"Bishop Jenky expressed concern that our country is starting down a dangerous path that we have seen before in history," Patricia Gibson, diocesan chancellor, said an April 19 statement. "Bishop Jenky gave several examples of times in history in which religious groups were persecuted because of what they believed. We certainly have not reached the same level of persecution. However, history teaches us to be cautious once we start down the path of limiting religious liberty."
The bishop's remarks prompted Americans United for Separation of Church and State to file a formal complaint with the Internal Revenue Service asking the agency to investigate the Peoria Diocese "for illegal electioneering," claiming the comment "amounts to an order to vote against Obama."
Bishop Jenky's homily was addressed to more than 500 Catholic men who had marched through the city's downtown in a steady rain April 14 as part of the annual event "A Call to Catholic Men of Faith."
Focusing mainly on the power of Jesus' resurrection to embolden today's believers as it had the early disciples, Bishop Jenky used the occasion to call Catholics to more strongly defend their faith as well as religious liberty.
"As Christians, we must love our enemies and pray for those who persecute us, but as Christians we must also stand up for what we believe and always be ready to fight for the faith," he said. "The days in which we live now require heroic Catholicism, not casual Catholicism. We can no longer be Catholics by accident, but instead be Catholics by conviction."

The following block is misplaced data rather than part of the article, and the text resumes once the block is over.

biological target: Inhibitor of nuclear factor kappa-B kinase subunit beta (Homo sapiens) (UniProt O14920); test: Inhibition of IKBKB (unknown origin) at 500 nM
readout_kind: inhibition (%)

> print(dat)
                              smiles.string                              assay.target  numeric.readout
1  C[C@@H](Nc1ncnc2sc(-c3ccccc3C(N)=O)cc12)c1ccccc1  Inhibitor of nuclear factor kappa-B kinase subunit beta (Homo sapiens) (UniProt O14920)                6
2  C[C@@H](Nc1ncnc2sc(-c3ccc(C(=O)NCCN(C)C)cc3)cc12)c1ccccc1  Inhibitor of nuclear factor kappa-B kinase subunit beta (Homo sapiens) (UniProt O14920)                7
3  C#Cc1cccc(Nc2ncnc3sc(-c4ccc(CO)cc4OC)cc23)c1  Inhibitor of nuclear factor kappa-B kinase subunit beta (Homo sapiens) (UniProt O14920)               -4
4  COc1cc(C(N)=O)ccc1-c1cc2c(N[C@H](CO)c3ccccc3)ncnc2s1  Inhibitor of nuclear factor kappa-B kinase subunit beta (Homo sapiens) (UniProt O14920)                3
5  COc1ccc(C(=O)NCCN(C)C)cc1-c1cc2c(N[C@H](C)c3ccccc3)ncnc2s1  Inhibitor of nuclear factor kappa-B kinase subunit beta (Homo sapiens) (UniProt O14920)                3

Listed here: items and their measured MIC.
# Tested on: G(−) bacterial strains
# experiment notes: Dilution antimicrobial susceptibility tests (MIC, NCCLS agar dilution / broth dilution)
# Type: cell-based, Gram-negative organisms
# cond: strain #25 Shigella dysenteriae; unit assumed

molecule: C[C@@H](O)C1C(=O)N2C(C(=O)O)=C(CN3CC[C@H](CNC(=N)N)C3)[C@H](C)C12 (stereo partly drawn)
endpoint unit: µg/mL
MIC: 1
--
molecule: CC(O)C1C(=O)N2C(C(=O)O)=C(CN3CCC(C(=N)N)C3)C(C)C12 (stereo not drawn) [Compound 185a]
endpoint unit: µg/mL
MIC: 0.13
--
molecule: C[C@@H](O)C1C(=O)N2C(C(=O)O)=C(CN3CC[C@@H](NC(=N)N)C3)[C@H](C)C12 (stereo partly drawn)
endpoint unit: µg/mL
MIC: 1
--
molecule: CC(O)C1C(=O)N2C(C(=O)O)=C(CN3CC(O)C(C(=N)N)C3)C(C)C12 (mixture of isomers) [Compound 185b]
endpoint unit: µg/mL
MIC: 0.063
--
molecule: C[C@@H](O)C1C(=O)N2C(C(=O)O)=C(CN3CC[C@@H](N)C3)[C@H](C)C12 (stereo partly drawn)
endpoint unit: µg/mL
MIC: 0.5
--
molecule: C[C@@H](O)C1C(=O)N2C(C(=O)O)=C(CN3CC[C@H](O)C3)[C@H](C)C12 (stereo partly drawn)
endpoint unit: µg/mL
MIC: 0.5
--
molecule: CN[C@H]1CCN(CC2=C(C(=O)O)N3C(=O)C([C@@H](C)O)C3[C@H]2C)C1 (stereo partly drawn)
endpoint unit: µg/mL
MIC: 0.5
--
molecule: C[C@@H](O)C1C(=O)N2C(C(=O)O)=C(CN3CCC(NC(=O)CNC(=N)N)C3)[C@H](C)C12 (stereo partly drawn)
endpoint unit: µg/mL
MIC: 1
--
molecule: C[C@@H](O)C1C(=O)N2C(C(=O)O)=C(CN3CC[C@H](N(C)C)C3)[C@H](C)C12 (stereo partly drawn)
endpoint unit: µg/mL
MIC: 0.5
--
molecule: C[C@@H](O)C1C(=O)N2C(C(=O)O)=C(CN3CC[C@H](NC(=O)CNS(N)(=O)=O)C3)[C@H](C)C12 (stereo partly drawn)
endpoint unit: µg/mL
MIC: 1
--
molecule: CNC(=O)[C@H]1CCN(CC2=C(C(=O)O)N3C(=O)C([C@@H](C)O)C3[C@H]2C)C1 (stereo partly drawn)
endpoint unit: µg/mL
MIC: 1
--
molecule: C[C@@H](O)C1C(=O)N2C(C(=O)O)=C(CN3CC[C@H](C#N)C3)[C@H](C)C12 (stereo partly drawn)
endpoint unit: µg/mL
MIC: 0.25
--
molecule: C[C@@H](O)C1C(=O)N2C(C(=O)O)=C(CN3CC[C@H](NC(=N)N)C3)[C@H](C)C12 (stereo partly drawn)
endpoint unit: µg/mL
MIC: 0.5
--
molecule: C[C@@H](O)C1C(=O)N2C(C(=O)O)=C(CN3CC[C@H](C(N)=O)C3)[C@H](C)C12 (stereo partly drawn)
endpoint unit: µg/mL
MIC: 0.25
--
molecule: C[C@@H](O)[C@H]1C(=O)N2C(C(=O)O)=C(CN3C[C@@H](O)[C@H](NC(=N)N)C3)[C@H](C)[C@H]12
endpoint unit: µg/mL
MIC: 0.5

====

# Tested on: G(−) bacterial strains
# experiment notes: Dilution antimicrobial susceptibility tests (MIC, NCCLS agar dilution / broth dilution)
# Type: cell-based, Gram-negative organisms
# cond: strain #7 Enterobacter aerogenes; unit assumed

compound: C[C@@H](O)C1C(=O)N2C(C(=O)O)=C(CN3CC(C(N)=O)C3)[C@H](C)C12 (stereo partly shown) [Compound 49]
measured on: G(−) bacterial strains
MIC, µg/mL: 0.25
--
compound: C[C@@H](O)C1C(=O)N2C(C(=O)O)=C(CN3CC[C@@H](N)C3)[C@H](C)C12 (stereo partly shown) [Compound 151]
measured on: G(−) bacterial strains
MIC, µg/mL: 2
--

After joining the men on a silent, mile-long walk from the Peoria riverfront to St. Mary's Cathedral, Bishop Jenky used some of the strongest language yet by a church official in protesting the U.S. Department of Health and Human Services' contraceptive mandate. Many of the church's public ministries, he said, could be shut down by the fall of 2013 "because no Catholic institution, under any circumstance, can ever cooperate with the intrinsic evil of killing innocent human life in the womb."
The Obama administration's contraceptive mandate includes a religious exemption, but leaders of various Catholic and other faith-based organizations say it is too narrow and they will still be forced to provide coverage they oppose.